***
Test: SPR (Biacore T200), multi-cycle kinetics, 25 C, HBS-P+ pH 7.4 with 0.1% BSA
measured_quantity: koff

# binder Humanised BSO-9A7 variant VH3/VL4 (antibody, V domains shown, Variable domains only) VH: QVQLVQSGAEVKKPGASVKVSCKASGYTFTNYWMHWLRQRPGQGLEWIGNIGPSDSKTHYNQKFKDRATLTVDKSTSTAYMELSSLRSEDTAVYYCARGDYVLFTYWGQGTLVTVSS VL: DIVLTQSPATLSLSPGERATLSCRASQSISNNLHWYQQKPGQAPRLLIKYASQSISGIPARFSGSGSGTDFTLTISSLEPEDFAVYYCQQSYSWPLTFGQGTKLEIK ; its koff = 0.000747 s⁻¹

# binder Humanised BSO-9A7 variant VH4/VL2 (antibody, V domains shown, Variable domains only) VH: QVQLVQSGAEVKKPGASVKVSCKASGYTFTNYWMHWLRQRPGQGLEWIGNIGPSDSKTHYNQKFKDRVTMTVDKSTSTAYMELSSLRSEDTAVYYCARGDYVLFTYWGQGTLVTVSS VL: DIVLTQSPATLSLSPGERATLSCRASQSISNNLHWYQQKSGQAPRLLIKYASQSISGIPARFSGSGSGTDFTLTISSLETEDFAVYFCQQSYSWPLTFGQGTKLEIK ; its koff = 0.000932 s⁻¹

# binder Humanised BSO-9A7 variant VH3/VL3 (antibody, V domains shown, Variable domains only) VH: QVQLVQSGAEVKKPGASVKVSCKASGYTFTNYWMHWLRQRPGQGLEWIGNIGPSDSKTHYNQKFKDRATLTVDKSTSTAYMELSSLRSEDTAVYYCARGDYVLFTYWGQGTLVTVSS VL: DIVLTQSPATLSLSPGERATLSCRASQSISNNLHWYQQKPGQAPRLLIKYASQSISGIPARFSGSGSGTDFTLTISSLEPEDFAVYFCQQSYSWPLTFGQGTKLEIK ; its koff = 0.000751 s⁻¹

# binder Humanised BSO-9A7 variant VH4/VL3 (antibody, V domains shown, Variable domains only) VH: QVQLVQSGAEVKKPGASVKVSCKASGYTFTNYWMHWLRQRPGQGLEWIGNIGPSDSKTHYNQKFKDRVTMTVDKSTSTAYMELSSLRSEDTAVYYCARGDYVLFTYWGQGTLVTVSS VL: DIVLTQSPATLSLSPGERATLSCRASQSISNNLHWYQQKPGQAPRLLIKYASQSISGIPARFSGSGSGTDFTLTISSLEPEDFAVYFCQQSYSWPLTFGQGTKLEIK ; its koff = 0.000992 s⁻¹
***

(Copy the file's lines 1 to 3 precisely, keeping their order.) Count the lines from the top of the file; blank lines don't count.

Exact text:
Test: SPR (Biacore T200), multi-cycle kinetics, 25 C, HBS-P+ pH 7.4 with 0.1% BSA
measured_quantity: koff

# binder Humanised BSO-9A7 variant VH3/VL4 (antibody, V domains shown, Variable domains only) VH: QVQLVQSGAEVKKPGASVKVSCKASGYTFTNYWMHWLRQRPGQGLEWIGNIGPSDSKTHYNQKFKDRATLTVDKSTSTAYMELSSLRSEDTAVYYCARGDYVLFTYWGQGTLVTVSS VL: DIVLTQSPATLSLSPGERATLSCRASQSISNNLHWYQQKPGQAPRLLIKYASQSISGIPARFSGSGSGTDFTLTISSLEPEDFAVYYCQQSYSWPLTFGQGTKLEIK ; its koff = 0.000747 s⁻¹